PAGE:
You can read our press release in full here.

FAST project member Kevin Page chairs DLfM

IMG_20180928_141003Seventy international researchers attended the 5th conference on Digital Libraries for Musicology (DLfM) in Paris, France, organised by the FAST project in collaboration with the Unlocking Musicology project and the IReMus centre of the CNRS (Institut de recherche en Musicologie, Centre national de la recherche scientifique).

Dr Kevin Page, senior researcher at FAST partner the University of Oxford, served as programme and general chair for the conference, working with local chairs Dr Christophe Guillotel-Nothmann and Dr Cécile Davy-Rigaux, CNRS Directrice de recherche. This year DLfM was held at the Institut de Recherche et Coordination Acoustique/Musique (IRCAM) in Paris, France, a world-renowned and ground-breaking centre working at the intersection of music and technology.

The programme showcased research into the application of computational and informatics approaches for the study, analysis, and organisation of digital music, and music-related, corpora. The papers were presented across four themed sessions on Technological Advances, Digital Studies, Recognition and Encoding, and Collections, with the proceedings forming part of the ACM ICPS series and available online with open access.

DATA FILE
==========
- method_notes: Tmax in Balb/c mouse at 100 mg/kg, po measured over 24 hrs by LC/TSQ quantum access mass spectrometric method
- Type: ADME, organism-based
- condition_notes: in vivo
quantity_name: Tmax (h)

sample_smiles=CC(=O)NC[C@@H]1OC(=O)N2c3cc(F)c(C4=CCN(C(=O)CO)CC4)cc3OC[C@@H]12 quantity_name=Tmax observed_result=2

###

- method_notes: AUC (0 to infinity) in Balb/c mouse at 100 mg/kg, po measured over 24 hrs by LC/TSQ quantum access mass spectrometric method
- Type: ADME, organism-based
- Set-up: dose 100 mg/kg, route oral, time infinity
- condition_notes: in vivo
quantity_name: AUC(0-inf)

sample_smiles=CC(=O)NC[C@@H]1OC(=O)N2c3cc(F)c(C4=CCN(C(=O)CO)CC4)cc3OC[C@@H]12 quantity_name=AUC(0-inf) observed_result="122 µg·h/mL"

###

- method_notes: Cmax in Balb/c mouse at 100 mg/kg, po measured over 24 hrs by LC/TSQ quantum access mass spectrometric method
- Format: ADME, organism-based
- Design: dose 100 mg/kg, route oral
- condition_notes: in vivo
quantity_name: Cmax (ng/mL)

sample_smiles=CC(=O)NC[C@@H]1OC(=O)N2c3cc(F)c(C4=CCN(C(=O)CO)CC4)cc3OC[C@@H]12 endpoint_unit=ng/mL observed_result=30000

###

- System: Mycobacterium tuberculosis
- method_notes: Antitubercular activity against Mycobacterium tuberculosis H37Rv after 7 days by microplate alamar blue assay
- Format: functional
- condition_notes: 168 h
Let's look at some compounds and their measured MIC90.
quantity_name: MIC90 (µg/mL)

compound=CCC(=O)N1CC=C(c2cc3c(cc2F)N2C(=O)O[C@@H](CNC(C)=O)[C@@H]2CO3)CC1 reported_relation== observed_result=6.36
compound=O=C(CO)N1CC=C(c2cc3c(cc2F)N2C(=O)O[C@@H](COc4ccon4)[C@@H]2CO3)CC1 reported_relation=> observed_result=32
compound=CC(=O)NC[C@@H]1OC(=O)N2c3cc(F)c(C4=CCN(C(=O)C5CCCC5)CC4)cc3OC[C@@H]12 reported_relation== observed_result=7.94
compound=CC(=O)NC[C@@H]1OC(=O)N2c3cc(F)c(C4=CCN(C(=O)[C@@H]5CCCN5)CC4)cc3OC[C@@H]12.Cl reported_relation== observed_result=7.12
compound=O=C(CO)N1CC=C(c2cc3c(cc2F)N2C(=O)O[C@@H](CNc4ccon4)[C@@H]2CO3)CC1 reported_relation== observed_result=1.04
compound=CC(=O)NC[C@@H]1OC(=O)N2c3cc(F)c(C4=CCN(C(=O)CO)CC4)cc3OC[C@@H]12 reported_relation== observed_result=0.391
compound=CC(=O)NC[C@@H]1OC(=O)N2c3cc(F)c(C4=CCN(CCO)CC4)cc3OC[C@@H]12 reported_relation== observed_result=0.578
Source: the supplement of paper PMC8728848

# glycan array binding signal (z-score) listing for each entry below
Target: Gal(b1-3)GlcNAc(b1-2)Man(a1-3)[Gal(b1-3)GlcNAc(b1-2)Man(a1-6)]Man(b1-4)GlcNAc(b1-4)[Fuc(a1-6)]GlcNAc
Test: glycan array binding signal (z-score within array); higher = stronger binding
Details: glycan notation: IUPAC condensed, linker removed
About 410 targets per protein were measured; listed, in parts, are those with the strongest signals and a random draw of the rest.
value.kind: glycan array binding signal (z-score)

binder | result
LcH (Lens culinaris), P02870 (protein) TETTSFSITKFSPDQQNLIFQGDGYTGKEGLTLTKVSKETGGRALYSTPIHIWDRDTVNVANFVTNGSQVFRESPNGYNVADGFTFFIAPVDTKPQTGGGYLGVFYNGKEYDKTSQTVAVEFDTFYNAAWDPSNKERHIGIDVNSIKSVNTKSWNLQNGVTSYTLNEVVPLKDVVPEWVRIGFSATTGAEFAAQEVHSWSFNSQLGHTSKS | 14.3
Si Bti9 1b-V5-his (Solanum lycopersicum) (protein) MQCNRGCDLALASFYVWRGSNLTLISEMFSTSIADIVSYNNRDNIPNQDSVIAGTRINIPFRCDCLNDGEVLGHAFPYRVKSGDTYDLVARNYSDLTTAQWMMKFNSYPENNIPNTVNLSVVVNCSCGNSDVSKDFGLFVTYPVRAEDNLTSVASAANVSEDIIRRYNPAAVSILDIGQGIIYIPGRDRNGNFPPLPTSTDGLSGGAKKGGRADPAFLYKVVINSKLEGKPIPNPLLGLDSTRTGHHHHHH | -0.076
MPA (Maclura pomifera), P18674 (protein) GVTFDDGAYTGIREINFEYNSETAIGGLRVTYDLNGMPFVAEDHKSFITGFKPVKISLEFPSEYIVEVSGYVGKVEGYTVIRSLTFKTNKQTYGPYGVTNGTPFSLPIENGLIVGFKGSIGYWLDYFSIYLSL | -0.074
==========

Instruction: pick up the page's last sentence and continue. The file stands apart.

The FAST project’s MELD framework featured in a paper at the conference, co-authored by FAST team member and MELD lead developer David Weigl, alongside colleagues from the University of Oxford e-Research Centre and Faculty of Music. The paper describes how MELD was used to create an interactive exhibition on the work of composer Frederick Delius (1862–1934), using Linked Data to combine digital material from the British Library, Delius Trust, and an annotated string quartet performance recorded earlier this year in Oxford. The technical innovations drive an environment for enriched engagement with musical sources and give an insight into the creative process.